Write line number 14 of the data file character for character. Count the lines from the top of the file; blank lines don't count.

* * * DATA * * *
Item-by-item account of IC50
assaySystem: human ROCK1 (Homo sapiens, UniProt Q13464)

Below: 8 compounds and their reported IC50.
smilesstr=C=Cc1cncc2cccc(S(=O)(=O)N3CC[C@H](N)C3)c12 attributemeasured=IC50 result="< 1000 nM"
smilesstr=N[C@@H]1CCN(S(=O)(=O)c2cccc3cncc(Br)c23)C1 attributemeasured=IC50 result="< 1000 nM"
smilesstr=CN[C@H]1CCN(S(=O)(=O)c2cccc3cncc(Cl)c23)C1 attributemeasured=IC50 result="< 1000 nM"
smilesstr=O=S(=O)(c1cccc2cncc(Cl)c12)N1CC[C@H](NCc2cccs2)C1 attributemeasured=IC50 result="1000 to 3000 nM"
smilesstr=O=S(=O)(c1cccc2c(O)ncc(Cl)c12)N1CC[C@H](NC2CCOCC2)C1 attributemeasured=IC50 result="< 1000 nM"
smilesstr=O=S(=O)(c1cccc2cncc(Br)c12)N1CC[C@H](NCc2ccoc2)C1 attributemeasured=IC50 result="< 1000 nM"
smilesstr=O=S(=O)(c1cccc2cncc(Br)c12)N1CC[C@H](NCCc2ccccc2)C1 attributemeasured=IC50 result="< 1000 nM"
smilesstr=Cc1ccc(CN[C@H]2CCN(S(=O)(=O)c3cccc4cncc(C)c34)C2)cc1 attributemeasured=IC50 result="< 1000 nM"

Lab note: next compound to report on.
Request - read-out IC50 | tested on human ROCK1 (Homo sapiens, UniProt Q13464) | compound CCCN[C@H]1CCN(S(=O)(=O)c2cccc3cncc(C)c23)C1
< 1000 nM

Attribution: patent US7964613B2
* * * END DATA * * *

< 1000 nM